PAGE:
The globalization of trade and the strain on flows have forced companies to reconfigure their distribution networks to become more flexible, integrating an understanding of total supplier-to-customer costs to improve the position of the network hubs and to define flow logistics. These decisions involve a variety of criteria, such as service offer, financial performance, logistics maturity of the infrastructure and local service providers, regulatory standards and taxation, etc.
Our experience has shown us that the decisions made when defining the logistics configuration (service policy, distribution networks, etc.) condition its cost structure, potential for flexibility, and inventory levels to a great extent.
It is therefore essential for companies to regularly review their customer service/distribution network policy, and adjust it or even re-configure it, to offer the right service level at the lowest cost, while minimizing risks and anticipating business trends. The decision to change a company’s logistics network should only be taken following a critical analysis of the customer service policy (lead time, availability, Make To Stock/Make To Order (MTS/MTO), direct delivery or via warehouse, etc.).
This review should be supported by an in-depth study on the number and exact location of sites, their mixes, and their sizing (surface areas, costs, staff, etc.), which involves using cost optimization and modeling tools.
To arrive at an executable plan, operational constraints (social, tax, property, etc.) must form an integral part of the review. Lastly, the company must decide between operating its warehouse itself and outsourcing.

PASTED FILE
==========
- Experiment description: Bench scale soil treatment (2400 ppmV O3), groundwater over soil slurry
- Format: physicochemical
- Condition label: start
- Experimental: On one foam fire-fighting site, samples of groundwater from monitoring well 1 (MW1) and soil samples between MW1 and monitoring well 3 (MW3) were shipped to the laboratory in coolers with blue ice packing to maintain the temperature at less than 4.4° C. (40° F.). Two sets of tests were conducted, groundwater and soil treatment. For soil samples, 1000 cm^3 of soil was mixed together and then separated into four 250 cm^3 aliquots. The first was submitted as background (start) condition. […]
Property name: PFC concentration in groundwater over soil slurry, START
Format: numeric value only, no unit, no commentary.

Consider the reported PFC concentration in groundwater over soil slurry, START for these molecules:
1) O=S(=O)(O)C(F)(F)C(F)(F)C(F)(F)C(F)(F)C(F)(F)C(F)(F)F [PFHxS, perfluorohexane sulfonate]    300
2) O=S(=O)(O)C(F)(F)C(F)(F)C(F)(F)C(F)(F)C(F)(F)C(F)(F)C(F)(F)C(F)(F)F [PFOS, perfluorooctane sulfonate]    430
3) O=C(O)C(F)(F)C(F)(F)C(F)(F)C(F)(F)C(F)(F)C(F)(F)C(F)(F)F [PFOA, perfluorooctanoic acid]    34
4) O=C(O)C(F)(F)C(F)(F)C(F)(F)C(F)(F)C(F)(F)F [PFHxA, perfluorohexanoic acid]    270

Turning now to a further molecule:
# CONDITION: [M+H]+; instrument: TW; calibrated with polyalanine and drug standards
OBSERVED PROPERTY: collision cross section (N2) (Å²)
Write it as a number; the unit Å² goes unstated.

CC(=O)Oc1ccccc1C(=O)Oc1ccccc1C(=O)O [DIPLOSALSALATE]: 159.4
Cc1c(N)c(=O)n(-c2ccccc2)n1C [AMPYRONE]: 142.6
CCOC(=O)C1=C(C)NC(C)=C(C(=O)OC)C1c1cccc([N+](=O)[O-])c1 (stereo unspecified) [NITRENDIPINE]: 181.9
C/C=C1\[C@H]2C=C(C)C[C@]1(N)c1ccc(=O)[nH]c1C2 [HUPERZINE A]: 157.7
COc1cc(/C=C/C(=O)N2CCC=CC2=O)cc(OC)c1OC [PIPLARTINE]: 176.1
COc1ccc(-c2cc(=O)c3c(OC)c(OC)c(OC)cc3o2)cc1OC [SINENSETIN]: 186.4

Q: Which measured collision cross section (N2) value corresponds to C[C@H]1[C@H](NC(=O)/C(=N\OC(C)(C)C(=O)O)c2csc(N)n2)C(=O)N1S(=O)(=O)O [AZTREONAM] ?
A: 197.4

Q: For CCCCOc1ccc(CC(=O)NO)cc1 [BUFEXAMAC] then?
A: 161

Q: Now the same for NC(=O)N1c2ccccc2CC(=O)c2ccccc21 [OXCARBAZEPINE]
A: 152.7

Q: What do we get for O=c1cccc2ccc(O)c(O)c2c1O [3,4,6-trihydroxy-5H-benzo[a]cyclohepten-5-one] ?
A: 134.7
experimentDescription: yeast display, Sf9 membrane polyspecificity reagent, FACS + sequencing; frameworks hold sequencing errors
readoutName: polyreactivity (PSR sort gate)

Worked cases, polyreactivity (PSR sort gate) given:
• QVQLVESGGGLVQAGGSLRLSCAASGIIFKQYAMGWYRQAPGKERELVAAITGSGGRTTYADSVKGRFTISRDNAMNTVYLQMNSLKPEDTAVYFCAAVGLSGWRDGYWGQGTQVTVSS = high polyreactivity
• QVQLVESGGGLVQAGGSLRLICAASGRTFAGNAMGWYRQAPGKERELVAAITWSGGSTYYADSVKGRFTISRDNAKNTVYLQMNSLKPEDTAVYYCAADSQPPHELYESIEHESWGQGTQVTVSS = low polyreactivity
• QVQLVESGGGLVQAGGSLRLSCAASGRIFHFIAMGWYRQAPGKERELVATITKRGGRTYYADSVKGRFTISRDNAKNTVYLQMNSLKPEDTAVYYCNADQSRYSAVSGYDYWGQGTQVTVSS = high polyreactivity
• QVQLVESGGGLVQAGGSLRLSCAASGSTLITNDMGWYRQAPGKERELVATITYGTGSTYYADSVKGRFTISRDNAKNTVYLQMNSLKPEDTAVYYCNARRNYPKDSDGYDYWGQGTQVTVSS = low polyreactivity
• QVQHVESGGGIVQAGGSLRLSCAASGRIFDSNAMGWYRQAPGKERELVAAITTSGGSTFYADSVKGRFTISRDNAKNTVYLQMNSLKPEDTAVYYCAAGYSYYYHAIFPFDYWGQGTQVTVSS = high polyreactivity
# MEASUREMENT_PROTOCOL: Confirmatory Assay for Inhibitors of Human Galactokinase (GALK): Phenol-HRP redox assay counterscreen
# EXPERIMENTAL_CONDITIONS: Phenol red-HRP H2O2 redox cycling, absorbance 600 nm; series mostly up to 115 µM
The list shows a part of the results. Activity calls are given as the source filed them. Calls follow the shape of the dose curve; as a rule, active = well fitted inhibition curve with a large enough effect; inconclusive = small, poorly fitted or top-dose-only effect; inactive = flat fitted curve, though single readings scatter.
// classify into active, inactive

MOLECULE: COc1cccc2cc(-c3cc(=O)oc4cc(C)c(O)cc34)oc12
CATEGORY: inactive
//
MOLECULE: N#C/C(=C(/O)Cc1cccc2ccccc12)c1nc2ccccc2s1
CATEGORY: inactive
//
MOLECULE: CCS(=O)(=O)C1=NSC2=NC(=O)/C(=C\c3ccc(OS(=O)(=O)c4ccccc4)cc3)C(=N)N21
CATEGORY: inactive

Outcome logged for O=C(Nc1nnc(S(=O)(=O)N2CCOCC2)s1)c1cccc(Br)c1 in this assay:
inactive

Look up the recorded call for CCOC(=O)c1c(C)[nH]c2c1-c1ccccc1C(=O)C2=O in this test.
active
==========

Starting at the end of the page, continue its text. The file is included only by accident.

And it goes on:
How can Argon Consulting help you?
- Analyzing the current service offer and its compatibility with the business strategy
- Assessing the performance of the current logistics network, in terms of transport, inventory, warehousing, and logistics organization, based on its recognized expertise and benchmark baselines that cover every type of industry
- Formalizing changes relating to strategy, activities, contracts, and customers, which may have an impact on the distribution network
- Modeling the current logistics network, to obtain a baseline and comparative base to assess change scenarios
- Mastering most of the distribution network optimization tools on the market (i2, Supply Chain Strategist, Radical, Barloworld, Cast, Llamasoft, Supply Chain Guru) and developing modules to allow them to get optimum use out of these tools (e.g. defining transport or warehousing costs, inventory modeling)
- Designing internal optimization tools for the logistics network, which, in a number of specific cases, are better adapted to the specificities of the client than market tools
- Identifying the target logistics network, through various realistic scenarios, developed as part of an approach that is:
- Analytical, thanks to our modeling tools
- Pragmatic, thanks to our knowledge of logistics markets from a geographical (road networks, labor pools, infrastructure, etc.) and regulatory (customs duties, import/export constraints, etc.) perspective
- Collaborative, by identifying and selecting scenarios as a project team, with an approach that fosters transparency, effective communication, and openness
- Assessing the quantitative and qualitative challenges related to the scenarios (service, inventory, transport, surface area used, productivity, etc.) and demonstrating the impact on business lines (organization and process)
- Defining the plan for migration from the current network to the target network, minimizing risks, and supporting change
- Implementing KPIs, dashboards, and alerts to track the progress of the objectives related to the target scenario
- Managing tenders, assisting in the implementation, managing the project, and securing risks during the deployment